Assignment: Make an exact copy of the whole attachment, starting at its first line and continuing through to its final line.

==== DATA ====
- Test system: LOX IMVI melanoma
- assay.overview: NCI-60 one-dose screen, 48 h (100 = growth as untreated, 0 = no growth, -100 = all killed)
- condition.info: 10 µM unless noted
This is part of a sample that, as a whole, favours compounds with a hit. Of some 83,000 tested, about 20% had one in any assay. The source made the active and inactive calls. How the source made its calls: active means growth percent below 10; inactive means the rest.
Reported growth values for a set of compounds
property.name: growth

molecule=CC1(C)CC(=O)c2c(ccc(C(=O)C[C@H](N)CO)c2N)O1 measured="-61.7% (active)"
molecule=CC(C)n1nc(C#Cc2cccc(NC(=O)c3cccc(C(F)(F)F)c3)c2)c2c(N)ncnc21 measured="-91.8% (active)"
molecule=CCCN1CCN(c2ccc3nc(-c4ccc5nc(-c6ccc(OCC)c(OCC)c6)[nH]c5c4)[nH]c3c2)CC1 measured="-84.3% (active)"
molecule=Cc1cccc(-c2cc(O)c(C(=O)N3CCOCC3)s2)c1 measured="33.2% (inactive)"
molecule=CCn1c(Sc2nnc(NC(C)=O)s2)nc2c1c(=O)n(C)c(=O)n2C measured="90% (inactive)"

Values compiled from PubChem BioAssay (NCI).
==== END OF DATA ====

- Test system: LOX IMVI melanoma
- assay.overview: NCI-60 one-dose screen, 48 h (100 = growth as untreated, 0 = no growth, -100 = all killed)
- condition.info: 10 µM unless noted
This is part of a sample that, as a whole, favours compounds with a hit. Of some 83,000 tested, about 20% had one in any assay. The source made the active and inactive calls. How the source made its calls: active means growth percent below 10; inactive means the rest.
Reported growth values for a set of compounds
property.name: growth

molecule=CC1(C)CC(=O)c2c(ccc(C(=O)C[C@H](N)CO)c2N)O1 measured="-61.7% (active)"
molecule=CC(C)n1nc(C#Cc2cccc(NC(=O)c3cccc(C(F)(F)F)c3)c2)c2c(N)ncnc21 measured="-91.8% (active)"
molecule=CCCN1CCN(c2ccc3nc(-c4ccc5nc(-c6ccc(OCC)c(OCC)c6)[nH]c5c4)[nH]c3c2)CC1 measured="-84.3% (active)"
molecule=Cc1cccc(-c2cc(O)c(C(=O)N3CCOCC3)s2)c1 measured="33.2% (inactive)"
molecule=CCn1c(Sc2nnc(NC(C)=O)s2)nc2c1c(=O)n(C)c(=O)n2C measured="90% (inactive)"

Values compiled from PubChem BioAssay (NCI).